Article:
“Each of his four wives has something revelatory to say. And these spouses are given voice by a quartet of wonderful actresses who bring the women’s private letters and other writings to vivid life. Meryl Streep has the meatiest part as war correspondent Martha Gellhorn, Hemingway’s third wife. Her dispatches during the Normandy invasion rivaled and arguably exceeded his own. But the other wives are given voice by Keri Russell, Mary-Louise Parker and Patricia Clarkson. And Jeff Daniels supplies the voice of Ernest Hemingway, reading from his private letters as well as his published short stories and other writings.”
Speaking to Clark Collis in an interview for Entertainment Weekly, Novick admits that she and Burns struggled to fit all of Hemingway’s life into the three-part show. “You know, people will laugh at me for saying so, but yes,” she says.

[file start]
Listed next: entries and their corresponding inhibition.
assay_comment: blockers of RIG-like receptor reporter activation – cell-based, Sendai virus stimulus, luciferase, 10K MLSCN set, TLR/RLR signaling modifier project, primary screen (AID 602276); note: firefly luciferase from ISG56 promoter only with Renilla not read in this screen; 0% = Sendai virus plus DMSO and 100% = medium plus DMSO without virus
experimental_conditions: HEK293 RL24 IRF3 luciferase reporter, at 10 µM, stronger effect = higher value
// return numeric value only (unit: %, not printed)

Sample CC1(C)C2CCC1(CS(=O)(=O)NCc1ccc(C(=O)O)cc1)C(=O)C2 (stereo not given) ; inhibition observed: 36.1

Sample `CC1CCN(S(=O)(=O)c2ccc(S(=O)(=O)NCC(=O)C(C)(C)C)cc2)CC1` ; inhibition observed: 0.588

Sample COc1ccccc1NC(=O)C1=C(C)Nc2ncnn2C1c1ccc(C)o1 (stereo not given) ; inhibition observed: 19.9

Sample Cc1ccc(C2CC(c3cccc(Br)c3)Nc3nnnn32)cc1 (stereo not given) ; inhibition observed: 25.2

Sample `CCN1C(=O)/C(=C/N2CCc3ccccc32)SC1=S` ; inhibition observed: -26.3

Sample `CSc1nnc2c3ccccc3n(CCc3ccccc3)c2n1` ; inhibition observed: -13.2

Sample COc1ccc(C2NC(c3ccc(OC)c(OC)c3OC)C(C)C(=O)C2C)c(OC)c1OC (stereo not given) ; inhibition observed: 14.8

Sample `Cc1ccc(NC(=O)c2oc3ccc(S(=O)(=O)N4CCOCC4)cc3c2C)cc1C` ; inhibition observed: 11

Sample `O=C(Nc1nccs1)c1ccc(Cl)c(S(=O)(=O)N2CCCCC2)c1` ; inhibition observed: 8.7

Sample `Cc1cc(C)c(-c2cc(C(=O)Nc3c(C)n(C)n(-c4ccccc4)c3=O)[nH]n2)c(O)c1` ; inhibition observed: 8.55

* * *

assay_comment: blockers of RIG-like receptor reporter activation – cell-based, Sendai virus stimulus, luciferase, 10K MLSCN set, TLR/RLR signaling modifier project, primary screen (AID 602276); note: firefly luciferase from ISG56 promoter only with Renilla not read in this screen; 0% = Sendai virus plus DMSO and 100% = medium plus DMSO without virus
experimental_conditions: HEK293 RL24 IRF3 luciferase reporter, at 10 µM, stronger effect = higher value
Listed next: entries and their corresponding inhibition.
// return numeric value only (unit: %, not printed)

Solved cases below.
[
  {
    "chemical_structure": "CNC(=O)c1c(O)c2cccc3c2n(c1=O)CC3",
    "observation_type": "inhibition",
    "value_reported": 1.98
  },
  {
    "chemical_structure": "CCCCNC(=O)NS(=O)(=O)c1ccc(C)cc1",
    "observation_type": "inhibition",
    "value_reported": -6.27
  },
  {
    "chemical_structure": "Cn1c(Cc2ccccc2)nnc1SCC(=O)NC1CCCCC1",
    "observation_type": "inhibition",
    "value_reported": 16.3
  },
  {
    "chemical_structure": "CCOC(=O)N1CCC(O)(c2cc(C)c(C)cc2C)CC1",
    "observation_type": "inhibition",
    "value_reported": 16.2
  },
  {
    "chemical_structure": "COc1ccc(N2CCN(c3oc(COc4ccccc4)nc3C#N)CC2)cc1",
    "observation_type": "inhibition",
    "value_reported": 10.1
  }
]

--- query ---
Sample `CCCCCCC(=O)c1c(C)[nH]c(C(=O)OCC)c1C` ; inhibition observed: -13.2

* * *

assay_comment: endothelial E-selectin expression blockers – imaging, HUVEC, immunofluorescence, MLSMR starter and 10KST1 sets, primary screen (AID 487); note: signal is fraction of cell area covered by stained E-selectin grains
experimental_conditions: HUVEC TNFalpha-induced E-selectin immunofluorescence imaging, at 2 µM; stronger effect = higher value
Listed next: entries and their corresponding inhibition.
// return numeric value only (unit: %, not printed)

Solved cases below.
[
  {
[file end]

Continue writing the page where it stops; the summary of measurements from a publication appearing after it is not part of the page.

“There are interviews that didn’t make it in that were great and there were long passages of his writing that we couldn’t get in. Finding the right length is always a challenge, but we also had to be mindful of our time, our budget, what would be the right length that people would want to watch. We’re happy with what we landed on. But the hope is that people who watch the film, or even part of it, will be intrigued and want to go and read some Hemingway, which would be a great thing.”
READ MORE: Ken Burns and Lynn Novick talk about tackling Hemingway in their new documentary series (Entertainment Weekly)